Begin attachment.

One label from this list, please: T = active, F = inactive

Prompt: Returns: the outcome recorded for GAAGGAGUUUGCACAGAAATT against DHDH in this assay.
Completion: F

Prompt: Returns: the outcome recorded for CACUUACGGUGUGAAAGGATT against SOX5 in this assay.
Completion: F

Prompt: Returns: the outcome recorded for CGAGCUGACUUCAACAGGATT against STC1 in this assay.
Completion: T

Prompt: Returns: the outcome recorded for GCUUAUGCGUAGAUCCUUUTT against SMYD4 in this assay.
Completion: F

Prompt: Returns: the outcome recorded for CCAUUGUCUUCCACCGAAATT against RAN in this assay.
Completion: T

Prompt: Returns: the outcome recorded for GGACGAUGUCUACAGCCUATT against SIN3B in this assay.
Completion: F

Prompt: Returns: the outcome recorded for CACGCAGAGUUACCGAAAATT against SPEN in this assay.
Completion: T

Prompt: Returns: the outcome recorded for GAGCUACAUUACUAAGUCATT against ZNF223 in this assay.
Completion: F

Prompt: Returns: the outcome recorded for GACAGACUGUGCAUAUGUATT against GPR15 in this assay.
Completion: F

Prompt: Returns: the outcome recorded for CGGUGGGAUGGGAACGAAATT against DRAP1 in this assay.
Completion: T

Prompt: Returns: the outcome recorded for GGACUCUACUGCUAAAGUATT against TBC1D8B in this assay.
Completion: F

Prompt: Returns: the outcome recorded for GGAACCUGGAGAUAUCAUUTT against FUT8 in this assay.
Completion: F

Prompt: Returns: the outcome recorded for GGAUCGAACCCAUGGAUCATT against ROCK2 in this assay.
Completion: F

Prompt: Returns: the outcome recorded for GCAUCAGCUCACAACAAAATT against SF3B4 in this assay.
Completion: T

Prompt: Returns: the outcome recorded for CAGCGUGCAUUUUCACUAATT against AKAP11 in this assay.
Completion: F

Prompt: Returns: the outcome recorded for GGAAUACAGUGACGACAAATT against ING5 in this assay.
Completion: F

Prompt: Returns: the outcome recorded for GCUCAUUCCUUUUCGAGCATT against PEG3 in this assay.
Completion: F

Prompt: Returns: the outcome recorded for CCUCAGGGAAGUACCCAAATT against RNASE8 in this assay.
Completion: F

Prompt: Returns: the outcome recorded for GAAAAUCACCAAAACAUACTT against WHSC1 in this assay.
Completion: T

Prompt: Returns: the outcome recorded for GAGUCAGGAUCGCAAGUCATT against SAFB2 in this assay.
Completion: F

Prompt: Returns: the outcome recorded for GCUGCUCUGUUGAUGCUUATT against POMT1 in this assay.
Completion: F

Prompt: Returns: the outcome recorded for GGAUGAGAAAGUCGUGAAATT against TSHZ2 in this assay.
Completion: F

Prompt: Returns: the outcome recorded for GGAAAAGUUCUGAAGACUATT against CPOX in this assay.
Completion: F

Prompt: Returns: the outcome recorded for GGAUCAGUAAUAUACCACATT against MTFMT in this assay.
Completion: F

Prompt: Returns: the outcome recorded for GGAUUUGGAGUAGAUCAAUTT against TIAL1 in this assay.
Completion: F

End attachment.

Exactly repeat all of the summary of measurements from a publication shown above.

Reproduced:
One label from this list, please: T = active, F = inactive

Prompt: Returns: the outcome recorded for GAAGGAGUUUGCACAGAAATT against DHDH in this assay.
Completion: F

Prompt: Returns: the outcome recorded for CACUUACGGUGUGAAAGGATT against SOX5 in this assay.
Completion: F

Prompt: Returns: the outcome recorded for CGAGCUGACUUCAACAGGATT against STC1 in this assay.
Completion: T

Prompt: Returns: the outcome recorded for GCUUAUGCGUAGAUCCUUUTT against SMYD4 in this assay.
Completion: F

Prompt: Returns: the outcome recorded for CCAUUGUCUUCCACCGAAATT against RAN in this assay.
Completion: T

Prompt: Returns: the outcome recorded for GGACGAUGUCUACAGCCUATT against SIN3B in this assay.
Completion: F

Prompt: Returns: the outcome recorded for CACGCAGAGUUACCGAAAATT against SPEN in this assay.
Completion: T

Prompt: Returns: the outcome recorded for GAGCUACAUUACUAAGUCATT against ZNF223 in this assay.
Completion: F

Prompt: Returns: the outcome recorded for GACAGACUGUGCAUAUGUATT against GPR15 in this assay.
Completion: F

Prompt: Returns: the outcome recorded for CGGUGGGAUGGGAACGAAATT against DRAP1 in this assay.
Completion: T

Prompt: Returns: the outcome recorded for GGACUCUACUGCUAAAGUATT against TBC1D8B in this assay.
Completion: F

Prompt: Returns: the outcome recorded for GGAACCUGGAGAUAUCAUUTT against FUT8 in this assay.
Completion: F

Prompt: Returns: the outcome recorded for GGAUCGAACCCAUGGAUCATT against ROCK2 in this assay.
Completion: F

Prompt: Returns: the outcome recorded for GCAUCAGCUCACAACAAAATT against SF3B4 in this assay.
Completion: T

Prompt: Returns: the outcome recorded for CAGCGUGCAUUUUCACUAATT against AKAP11 in this assay.
Completion: F

Prompt: Returns: the outcome recorded for GGAAUACAGUGACGACAAATT against ING5 in this assay.
Completion: F

Prompt: Returns: the outcome recorded for GCUCAUUCCUUUUCGAGCATT against PEG3 in this assay.
Completion: F

Prompt: Returns: the outcome recorded for CCUCAGGGAAGUACCCAAATT against RNASE8 in this assay.
Completion: F

Prompt: Returns: the outcome recorded for GAAAAUCACCAAAACAUACTT against WHSC1 in this assay.
Completion: T

Prompt: Returns: the outcome recorded for GAGUCAGGAUCGCAAGUCATT against SAFB2 in this assay.
Completion: F

Prompt: Returns: the outcome recorded for GCUGCUCUGUUGAUGCUUATT against POMT1 in this assay.
Completion: F

Prompt: Returns: the outcome recorded for GGAUGAGAAAGUCGUGAAATT against TSHZ2 in this assay.
Completion: F

Prompt: Returns: the outcome recorded for GGAAAAGUUCUGAAGACUATT against CPOX in this assay.
Completion: F

Prompt: Returns: the outcome recorded for GGAUCAGUAAUAUACCACATT against MTFMT in this assay.
Completion: F

Prompt: Returns: the outcome recorded for GGAUUUGGAGUAGAUCAAUTT against TIAL1 in this assay.
Completion: F